This map is part of a series of 12 animated maps showing the history of Jerusalem: The History of a Global City.
According to the Bible, Jerusalem was originally inhabited by a Canaanite group called “Jebusites”. At the beginning of the 10th century BCE, King David and the Israelites took control of the city and established the citadel on top of the rocky ridge, South-East of the present Old City.
Archaeologists working on this ancient site have found remains of a “stepped stone structure” which allowed the construction of buildings on this sloping area. On the top of the hill, they found vestiges of a fortified palace, known as the “large stone structure”.
Again according to biblical tradition, it was David’s son, King Solomon, who undertook the first great construction works outside the original settlement. The First Book of Kings, in the Hebrew Bible, says that Solomon was responsible for several buildings, including a palace and a temple on the mountain north of the City of David. It is here that the mosques would later be constructed on the esplanade known as the “Noble Sanctuary”, Haram esh-Sharif. For topographical and political reasons, this site is not accessible for archeological research, which explains why no remains of the First Temple have been found. However, the fact that the Second Temple was built on this site at the beginning of the Persian period tends to corroborate the biblical narrative. At the end of the 6th century BCE, there were people who remembered the location of the first temple; it is therefore highly probable that there was a continuity of location on this site.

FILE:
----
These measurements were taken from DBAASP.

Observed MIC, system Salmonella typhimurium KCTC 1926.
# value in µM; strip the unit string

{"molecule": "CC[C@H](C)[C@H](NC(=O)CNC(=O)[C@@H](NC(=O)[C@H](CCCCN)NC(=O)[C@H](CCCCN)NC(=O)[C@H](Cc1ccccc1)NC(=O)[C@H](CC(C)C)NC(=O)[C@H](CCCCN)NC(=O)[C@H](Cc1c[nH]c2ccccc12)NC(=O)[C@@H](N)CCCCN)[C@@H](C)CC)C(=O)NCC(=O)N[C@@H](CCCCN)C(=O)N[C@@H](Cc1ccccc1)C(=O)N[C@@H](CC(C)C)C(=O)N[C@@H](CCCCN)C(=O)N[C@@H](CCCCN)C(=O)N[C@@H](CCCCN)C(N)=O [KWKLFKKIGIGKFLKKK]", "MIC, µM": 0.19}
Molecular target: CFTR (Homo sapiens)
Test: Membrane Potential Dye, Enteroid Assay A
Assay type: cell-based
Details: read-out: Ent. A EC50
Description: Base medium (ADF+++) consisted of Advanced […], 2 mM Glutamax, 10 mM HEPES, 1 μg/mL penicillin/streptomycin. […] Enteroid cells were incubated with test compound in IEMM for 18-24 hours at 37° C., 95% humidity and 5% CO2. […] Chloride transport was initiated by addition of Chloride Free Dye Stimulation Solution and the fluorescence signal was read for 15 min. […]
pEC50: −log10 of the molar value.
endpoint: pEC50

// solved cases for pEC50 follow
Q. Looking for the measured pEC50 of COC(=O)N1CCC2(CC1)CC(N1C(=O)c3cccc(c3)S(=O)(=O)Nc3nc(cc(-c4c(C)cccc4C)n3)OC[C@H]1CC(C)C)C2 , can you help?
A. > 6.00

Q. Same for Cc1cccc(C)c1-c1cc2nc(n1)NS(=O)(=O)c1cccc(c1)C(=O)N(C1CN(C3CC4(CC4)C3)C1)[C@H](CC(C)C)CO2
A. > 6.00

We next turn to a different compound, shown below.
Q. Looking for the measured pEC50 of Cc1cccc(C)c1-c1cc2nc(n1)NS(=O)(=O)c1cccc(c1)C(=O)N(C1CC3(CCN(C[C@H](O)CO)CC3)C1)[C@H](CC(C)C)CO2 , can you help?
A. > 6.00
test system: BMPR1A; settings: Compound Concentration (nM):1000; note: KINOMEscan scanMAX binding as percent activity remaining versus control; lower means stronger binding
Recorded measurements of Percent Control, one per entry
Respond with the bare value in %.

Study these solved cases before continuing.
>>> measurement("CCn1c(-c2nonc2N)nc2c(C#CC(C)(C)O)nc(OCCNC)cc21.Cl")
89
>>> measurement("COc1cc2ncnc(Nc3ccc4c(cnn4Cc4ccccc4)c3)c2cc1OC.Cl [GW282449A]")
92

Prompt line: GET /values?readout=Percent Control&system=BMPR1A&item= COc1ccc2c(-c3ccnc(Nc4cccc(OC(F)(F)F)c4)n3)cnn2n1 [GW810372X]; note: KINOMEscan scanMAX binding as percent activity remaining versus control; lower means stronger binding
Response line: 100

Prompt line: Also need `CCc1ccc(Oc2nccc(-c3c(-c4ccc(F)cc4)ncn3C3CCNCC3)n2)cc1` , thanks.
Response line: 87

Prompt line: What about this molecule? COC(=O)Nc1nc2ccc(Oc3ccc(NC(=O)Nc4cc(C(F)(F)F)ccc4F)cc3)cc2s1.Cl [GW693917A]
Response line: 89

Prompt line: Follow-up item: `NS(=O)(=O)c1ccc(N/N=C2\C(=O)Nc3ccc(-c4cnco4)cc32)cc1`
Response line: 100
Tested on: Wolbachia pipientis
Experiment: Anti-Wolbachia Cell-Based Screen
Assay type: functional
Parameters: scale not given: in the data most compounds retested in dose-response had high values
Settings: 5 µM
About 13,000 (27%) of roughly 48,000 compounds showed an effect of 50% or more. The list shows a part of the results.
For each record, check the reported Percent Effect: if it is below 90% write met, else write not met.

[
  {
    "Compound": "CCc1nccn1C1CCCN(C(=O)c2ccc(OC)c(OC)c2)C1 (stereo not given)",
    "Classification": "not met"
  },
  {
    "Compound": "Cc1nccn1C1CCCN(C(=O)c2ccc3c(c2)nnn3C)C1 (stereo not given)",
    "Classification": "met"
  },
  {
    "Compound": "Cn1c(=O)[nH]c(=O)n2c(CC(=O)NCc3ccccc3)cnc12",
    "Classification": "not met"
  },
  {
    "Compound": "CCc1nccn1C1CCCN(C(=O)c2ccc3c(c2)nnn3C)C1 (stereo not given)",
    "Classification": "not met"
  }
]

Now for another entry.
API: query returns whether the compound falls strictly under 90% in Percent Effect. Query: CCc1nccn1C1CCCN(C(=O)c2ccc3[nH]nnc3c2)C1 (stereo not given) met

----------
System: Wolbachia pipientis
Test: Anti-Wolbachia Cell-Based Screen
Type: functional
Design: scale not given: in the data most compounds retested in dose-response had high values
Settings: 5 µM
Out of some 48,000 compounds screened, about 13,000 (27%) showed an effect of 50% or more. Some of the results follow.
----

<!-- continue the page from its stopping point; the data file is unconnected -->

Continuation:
The urban development of Jerusalem during the biblical period reached its peak in the 8th century BCE.
East of the city, there were numerous graves on the Mount of Olives and in the Kidron valley.
The city itself spread out towards the west and may have already encompassed Mount Zion. Another hypothesis suggests that the city walls extended only as far as the foot of Mount Zion. Remains of the outer wall from this period have been unearthed in the Jewish quarter of the present Old City.
During the Assyrian invasion at the end of the 8th century BCE, Jerusalem was besieged, but not conquered. The construction of the so-called Tunnel of Hezekiah probably dates back to this period. This Tunnel made it possible to bring water from the Gihon Spring, located outside the city walls, to the Pool of Siloam inside the city, and thus allowed the population to hold fast, even after the Gihon Spring became inaccessible.
However, these installations did not prevent Jerusalem from being captured by the armies of the Babylonian king Nebuchadnezzar in 586 BCE. The temple, together with a large part of the city, was destroyed. In the ancient City of David, the so-called Burnt Room is probably linked to this devastating episode.
The city gradually reemerged from its ashes with difficulty. According to the Books of Ezra and Nehemiah, the temple was rebuilt and the city walls restored at the end of the 6th century BCE, but within a much smaller urban area. Apparently, the city’s population was uneasy about returning to Jerusalem and it was not until the Hellenistic period that the city began to flourish again.